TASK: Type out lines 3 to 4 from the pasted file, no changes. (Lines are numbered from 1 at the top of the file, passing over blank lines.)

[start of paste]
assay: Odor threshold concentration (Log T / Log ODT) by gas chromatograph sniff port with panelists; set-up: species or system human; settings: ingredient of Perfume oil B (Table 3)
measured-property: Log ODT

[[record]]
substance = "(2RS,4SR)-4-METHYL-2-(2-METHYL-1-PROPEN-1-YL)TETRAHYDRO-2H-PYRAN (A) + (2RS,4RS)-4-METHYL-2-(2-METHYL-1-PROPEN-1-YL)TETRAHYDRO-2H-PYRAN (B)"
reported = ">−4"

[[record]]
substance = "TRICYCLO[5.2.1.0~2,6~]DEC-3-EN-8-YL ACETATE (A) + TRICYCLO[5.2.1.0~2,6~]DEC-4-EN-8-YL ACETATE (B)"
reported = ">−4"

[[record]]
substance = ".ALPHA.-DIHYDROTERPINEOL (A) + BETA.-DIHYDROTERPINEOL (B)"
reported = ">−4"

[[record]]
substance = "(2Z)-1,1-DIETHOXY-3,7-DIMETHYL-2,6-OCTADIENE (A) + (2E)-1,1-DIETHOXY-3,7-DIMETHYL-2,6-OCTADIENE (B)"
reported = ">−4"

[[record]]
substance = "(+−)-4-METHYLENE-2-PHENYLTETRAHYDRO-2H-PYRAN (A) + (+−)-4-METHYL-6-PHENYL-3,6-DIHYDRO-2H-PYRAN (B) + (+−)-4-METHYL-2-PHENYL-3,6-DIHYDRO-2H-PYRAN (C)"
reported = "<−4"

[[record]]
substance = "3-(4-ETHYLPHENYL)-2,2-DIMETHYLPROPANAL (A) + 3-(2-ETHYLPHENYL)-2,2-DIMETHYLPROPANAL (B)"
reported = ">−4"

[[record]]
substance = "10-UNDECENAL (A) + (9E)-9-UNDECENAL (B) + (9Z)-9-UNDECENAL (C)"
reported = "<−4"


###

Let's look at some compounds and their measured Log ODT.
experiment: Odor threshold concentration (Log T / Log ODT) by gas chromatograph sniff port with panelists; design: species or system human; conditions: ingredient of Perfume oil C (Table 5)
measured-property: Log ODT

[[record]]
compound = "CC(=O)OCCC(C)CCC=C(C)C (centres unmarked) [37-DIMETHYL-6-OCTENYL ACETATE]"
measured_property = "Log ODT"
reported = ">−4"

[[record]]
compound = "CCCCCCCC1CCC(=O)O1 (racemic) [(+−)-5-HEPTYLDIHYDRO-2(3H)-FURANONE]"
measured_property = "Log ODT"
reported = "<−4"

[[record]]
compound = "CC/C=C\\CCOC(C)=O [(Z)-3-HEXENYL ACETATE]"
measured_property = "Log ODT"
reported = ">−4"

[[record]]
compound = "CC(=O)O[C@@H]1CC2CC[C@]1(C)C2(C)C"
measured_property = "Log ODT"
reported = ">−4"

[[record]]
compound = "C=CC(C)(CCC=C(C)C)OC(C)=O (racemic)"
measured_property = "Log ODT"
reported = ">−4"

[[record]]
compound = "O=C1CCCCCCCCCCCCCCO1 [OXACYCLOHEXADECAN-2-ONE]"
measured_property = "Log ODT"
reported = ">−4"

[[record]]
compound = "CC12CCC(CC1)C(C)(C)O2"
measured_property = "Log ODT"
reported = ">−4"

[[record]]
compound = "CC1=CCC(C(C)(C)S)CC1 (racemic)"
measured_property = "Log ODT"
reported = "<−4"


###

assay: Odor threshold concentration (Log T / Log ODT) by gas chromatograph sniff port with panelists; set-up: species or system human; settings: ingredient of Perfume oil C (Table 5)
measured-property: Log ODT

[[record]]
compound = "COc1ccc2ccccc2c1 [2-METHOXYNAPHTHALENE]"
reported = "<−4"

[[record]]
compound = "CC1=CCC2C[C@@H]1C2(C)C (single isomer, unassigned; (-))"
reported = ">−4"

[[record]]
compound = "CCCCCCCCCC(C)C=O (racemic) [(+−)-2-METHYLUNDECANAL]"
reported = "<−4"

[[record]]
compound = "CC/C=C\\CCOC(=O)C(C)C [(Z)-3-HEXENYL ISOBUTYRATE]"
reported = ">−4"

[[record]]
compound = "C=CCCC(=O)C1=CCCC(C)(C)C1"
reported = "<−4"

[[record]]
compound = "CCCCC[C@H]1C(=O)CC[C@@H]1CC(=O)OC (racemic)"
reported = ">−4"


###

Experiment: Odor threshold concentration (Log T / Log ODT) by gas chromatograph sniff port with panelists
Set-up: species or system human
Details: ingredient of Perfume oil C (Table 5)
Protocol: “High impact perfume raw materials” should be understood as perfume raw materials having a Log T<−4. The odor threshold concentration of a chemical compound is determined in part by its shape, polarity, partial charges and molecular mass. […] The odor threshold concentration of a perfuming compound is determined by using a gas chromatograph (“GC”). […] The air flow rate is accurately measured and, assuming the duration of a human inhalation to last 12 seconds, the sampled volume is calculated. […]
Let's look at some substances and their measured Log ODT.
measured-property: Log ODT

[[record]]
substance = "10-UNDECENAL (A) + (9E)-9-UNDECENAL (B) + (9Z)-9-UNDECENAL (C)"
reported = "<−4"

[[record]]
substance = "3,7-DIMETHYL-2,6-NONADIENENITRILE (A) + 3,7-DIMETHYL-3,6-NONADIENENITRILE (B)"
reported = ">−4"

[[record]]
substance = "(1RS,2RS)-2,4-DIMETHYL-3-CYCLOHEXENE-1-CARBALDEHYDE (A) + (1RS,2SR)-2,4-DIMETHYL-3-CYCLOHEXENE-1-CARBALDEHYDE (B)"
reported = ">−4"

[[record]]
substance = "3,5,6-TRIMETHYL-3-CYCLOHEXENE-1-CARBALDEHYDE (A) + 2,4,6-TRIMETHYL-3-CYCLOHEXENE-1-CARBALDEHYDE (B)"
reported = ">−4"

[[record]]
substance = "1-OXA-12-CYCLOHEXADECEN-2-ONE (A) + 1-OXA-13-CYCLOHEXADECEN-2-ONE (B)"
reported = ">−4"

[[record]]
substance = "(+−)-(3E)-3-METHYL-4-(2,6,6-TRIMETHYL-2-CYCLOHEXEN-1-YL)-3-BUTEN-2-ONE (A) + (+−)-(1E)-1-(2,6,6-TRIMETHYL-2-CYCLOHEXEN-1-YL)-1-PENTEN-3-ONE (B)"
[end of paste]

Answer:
[[record]]
substance = "(2RS,4SR)-4-METHYL-2-(2-METHYL-1-PROPEN-1-YL)TETRAHYDRO-2H-PYRAN (A) + (2RS,4RS)-4-METHYL-2-(2-METHYL-1-PROPEN-1-YL)TETRAHYDRO-2H-PYRAN (B)"